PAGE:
Interactions between pollinators and their plant hosts are central to maintaining global biodiversity and ensuring our food security. In this special issue, we compile reviews that summarize existing knowledge and point out key outstanding research areas to understand and safeguard pollinators, pollinators–host plant interactions and the pollination ecosystem services they provide. The vast diversity of the pollinator–plant interactions that exists on this planet still remains poorly explored, with many being associations involving a specialist pollinator partner, although historically most focus has been given to generalist pollinators, such as the honeybee. Two areas highlighted here are the ecology and evolution of oligolectic bee species, and the often-neglected groups of pollinators that forage solely at night. Advances in automated detection technologies could offer potential and complementary solutions to the current shortfall in knowledge on interactions occurring between less well-documented plant–pollinator associations, by increasing the collection range and capacity of flower visitation data over space and time. Pollinator–host plant interactions can be affected by external biotic factors, with herbivores and pathogens playing particularly important roles. Such interactions can be disrupted by modifying plant volatile and reward chemistry, with possible effects on pollinator attraction and pollination success. Mechanisms which underpin interactions between plants and their pollinators also face many anthropogenic disturbances. Reviews in this issue discuss threats from parasites and climate change to pollinator populations and plant–pollinator networks, and suggest new ways to mitigate these threats. While the protection of existing plant–pollinator networks will be a crucial goal for conservation biology, more research is needed to understand how lost interactions in degraded habitats may be restored with mutual benefits to plants and pollinators.
Growing importance of pollination biology
Plant–pollinator relationships are fundamental to the biodiversity of this planet, with an estimated 87.5% of all flowering plants depending to varying degrees on animal pollination , (Figure 1). These relationships are often mutually beneficial. Plants receive benefits from animals through the transfer of pollen between plants, ensuring fertilization and gene flow, while pollinators are rewarded by plants through the provision of food resources and/or a safe place to shelter, mate, oviposit and develop. Plant selection and acceptance by the pollinator, according to the quality and quantity of resources supplied by the plant partner, is crucial in securing the continuity and success of the partnership and maintaining the valued ecosystem services they provide.
The research and interest in plant–pollinator interactions has surged due to the growing realization of their central importance for global biodiversity and ecosystem services, and has become more urgent with increasing evidence for the decline of key insect, bird and mammal pollinators coming to light [2,3]. Seminal data analyses pushed pollination biology to the fore of intergovernmental conservation policy with the development of many international initiatives which set out to assess the importance of pollinators and outline research needs and strategies to mitigate the threats for pollination ecosystem services to policy makers. These initiatives include the Millenium Ecosystem Assessment , the Economics of Ecosystems and Biodiversity (TEEB) initiative [5,6], the EU biodiversity strategy  and the Intergovernmental Science-Policy Platform on Biodiversity and Ecosystem Services (IPBES) assessment report on pollinators, pollination and food production [8,9]. Economic valuation of pollination services from these initiatives, estimating the contribution of pollination services to the global economy at over $500 billion annually , have triggered additional research and policies to tackle pollinator decline by developing sustainable land-management practices. Urgent action is needed to mitigate the combined threats to pollinators from parasites, pesticides and loss of food plants .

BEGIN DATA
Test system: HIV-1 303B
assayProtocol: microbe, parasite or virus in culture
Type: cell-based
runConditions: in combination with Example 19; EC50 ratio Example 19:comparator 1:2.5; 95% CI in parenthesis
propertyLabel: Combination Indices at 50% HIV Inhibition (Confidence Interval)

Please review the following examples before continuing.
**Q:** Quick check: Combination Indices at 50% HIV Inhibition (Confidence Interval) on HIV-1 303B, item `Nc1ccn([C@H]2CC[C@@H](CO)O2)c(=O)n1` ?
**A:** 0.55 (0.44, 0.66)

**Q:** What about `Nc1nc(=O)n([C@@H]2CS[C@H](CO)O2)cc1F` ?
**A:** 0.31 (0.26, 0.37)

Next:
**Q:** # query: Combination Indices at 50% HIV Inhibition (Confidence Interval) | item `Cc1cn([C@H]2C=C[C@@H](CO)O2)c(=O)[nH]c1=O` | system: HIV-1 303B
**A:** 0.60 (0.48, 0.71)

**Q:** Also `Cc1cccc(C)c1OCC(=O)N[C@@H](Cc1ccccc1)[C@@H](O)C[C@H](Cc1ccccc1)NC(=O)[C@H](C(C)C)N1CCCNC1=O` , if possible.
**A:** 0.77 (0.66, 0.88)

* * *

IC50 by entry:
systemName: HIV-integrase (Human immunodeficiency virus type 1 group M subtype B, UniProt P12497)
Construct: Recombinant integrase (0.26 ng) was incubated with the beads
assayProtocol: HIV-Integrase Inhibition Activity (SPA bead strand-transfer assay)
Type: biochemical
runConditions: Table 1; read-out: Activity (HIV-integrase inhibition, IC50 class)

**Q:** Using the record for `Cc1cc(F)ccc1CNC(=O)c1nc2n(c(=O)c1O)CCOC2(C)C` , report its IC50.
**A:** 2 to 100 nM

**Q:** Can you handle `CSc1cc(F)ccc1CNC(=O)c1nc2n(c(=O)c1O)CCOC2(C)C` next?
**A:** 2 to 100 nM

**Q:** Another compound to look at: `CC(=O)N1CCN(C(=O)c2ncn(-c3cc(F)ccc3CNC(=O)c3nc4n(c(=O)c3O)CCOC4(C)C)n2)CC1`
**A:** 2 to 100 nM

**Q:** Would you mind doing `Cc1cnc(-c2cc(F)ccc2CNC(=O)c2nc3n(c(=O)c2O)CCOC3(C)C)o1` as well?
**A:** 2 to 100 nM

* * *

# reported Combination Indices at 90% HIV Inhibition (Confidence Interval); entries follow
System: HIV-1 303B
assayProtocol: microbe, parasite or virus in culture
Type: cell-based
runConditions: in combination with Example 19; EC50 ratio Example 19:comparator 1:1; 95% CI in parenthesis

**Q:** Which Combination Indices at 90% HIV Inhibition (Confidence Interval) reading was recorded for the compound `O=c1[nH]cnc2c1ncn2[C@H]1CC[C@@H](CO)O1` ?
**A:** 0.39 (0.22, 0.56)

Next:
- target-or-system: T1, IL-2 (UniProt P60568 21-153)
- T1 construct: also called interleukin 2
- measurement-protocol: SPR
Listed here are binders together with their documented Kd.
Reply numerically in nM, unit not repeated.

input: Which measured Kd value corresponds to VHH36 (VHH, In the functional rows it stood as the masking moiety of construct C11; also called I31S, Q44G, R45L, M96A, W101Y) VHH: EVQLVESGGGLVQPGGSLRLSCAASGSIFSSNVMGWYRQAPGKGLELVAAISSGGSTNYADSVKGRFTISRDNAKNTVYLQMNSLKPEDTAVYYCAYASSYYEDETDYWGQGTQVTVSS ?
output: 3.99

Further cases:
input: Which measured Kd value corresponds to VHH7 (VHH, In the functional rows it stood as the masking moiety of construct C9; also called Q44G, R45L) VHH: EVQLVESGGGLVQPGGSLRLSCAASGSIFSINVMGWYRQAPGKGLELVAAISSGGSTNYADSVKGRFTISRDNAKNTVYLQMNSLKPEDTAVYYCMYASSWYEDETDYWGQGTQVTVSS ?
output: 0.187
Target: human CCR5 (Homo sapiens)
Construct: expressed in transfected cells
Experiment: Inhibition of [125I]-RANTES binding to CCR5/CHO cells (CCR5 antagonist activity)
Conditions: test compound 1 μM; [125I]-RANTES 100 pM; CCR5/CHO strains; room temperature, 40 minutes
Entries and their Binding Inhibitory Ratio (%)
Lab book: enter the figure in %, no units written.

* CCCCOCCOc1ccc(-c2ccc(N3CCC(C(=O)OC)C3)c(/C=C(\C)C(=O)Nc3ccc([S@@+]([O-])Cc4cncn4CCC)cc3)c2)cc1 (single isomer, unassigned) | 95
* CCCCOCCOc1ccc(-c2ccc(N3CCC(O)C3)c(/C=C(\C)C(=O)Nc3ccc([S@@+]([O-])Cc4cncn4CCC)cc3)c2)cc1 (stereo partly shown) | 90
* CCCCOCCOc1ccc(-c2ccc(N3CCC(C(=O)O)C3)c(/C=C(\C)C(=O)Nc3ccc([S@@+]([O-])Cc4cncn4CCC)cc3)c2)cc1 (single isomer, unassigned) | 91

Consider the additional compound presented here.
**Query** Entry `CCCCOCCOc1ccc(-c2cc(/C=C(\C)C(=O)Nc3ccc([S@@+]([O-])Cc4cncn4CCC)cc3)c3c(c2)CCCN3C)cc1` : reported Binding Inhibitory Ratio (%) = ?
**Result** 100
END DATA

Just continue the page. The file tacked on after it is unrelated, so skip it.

Thus, ‘Anthecology’ (or the study of pollination biology), has evolved over 200 years of history since the foundational works of Sprengel and Darwin [11,12], now bringing together a range of disciplines not only including the classic subjects of botany, zoology and ecology, but advancing to include broader transdisciplinary studies incorporating environmental and agricultural sciences, climatology, genomics, microbiology and computer sciences to tackle the gaps in our knowledge in understanding the diversity, intensity and extent of detrimental drivers threatening species loss. Today, we find there are few higher education and agricultural extension facilities which fail to include pollination studies and applied training in green infrastructure and bee friendly environments in some way or another. Further mainstreaming in pollinator conservation through charities, citizen science projects and popular factual texts and children's fiction has improved the way we consider the importance and needs of pollinators for cultural, environmental and economic stability.
Where next and what is required?